Saturday, June 6, 2009

Transplant B, Day 10: Back pain explained, nausea returns, Heinrich Himmler's toilet and other stores...

How's THAT for a headline, eh? :)

I got up at 2AM in agony and took another Dilaudid and another Tylenol. I woke up at 9AM, and THANK GOD the pain was mostly gone. Meanwhile, the Dilaudid really did a number on me. I have felt sick all day -- nausea, headache, exhaustion -- just awful stuff. But it got rid of the pain.

Nonetheless, it is nasty stuff indeed. I told the nurse today that unless my white count was very low, I wanted to talk things over before agreeing to yet another shot of Neupogen. If my count was, say, 2.5 they'd probably want another one, and if it was 4, they might not. So I crossed my fingers.

We went to the hospital, and they drew labs and put me in....the chair the woman died in yesterday. It reminded me of a time when I was working in France. I worked 18 hour days but it was still pretty nice because I was in Paris and stayed at the Hotel George V, one of the great hotels in all of Europe. Now a Four Seasons, at the time it was still independent. I was in Paris for six straight weeks, and the triumvirate at the top of my company (this was before I returned to Disney) stayed at even more expensive hotels (two of them stayed at the Hotel Crillon, one of them at the Hotel Lancaster). The gentleman who stayed at the Hotel Lancaster happened to be Jewish, as are many of my closest friends. And as it turns out, he stayed at the Lancaster because it is owned by people of Jewish descent. I've subsequently stayed there, and it is a lovely hotel, just off the Champs d'Elysees.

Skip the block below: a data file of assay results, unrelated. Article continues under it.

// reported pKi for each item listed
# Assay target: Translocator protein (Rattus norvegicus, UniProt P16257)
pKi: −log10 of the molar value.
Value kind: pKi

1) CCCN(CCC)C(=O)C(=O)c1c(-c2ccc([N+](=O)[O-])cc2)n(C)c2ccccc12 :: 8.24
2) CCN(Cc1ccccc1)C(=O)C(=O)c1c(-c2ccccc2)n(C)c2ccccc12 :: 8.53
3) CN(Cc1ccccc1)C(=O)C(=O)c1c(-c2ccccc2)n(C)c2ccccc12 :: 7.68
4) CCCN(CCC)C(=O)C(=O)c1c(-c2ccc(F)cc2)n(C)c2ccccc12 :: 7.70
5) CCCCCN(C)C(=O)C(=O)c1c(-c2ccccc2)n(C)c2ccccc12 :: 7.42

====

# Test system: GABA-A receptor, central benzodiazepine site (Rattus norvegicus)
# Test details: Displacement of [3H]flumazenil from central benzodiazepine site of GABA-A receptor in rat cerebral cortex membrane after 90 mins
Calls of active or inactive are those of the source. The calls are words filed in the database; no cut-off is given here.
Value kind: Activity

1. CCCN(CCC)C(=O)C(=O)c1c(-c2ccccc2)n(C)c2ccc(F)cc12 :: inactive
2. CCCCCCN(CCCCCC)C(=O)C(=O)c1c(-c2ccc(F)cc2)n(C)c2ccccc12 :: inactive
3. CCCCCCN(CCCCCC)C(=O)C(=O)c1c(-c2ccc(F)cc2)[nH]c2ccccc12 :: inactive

The four of us had a business dinner, and we were walking back towards our hotels. As we walked towards the George V, this gentleman said "so,'s it feel to be sleeping in Gestapo headquarters?" I thought, at first, he was joking, but he was dead serious and seemingly pretty peeved that I'd chosen to stay there. I asked him what he meant. Turns out the George V, during the Vichy Government, was used by the SS as their headquarters in France.

I returned to my room with stooped shoulders from the massive guilt-trip laid on me. As I went about my business that evening, all I could think of was "Himmler probably took a dump in this toilet." It was the last night I stayed in the George V, sadly. forward 10 years to today, and here I am sitting in this woman's chair from yesterday, hoping that they had removed the tragic aura from her chair as fastidiously as French chambermaids scrubbed away Himmler's butt-hairs from that toiletseat. It's a peculiar type of dread, and I of course felt renewed sadness for the poor woman and her family. And again, thankfulness for how successful my treatment has far. :)

As I was pondering this, the nurse came back in with my labs. Jill thought my WBC would be at 7. I thought that was hopelessly optimistic, but thought it might be 3.5, which would at least allow me to make an argument that I didn't need another shot.

WBC was EIGHT POINT FIVE. That's a MASSIVE increase overnight and explains the horrible pain in my bones. Well, it was worth it. No shot needed, no more neutropenia! I engrafted fully in 10 days...pretty darn good and better than my previous transplant.